The farming technique known as push-pull — which involves planting grasses with special properties to protect crops — started out as a rudimentary defense against stem borer insects. But it just keeps getting more sophisticated. It has evolved to fight off parasitic weeds, while also providing animal fodder and fertilizing the soil. Now, in a paper published this month, scientists have described ways to use it in areas without regular rainfall or irrigation.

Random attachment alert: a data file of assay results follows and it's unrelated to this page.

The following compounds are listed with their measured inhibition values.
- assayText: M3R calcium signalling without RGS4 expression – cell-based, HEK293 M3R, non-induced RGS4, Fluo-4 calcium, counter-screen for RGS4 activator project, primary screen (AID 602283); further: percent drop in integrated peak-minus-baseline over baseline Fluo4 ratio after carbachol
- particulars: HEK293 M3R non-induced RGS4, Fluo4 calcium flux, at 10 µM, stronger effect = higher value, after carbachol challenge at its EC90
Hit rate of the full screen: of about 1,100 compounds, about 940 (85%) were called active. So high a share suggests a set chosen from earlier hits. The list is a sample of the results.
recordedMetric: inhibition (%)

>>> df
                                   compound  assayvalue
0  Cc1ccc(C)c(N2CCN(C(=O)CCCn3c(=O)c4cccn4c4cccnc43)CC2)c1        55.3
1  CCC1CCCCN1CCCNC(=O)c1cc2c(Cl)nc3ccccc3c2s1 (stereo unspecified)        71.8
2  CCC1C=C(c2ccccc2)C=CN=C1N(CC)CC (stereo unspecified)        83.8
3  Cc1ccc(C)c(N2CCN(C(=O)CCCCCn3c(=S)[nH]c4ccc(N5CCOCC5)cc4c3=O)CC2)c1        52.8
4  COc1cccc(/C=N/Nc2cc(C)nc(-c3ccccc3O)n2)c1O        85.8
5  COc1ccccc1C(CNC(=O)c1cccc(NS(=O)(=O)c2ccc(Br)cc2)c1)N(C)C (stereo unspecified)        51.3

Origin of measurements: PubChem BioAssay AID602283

The story of push-pull starts 22 years ago, when entomologist Zeyaur Khan arrived at the International Centre of Insect Physiology and Ecology station in Mbita, Kenya, with an assignment to find a way to ward off the stem borers that were plaguing corn fields in eastern Africa. When he began studying the stem borers’ lifecycle, he began finding grasses that had evolved with these insects. There were some grasses that the stem borers loved to eat — five times more than they loved the corn. There were other plants that had evolved chemical defenses against the bugs — some by repelling them, and others by attracting wasps that ate them.
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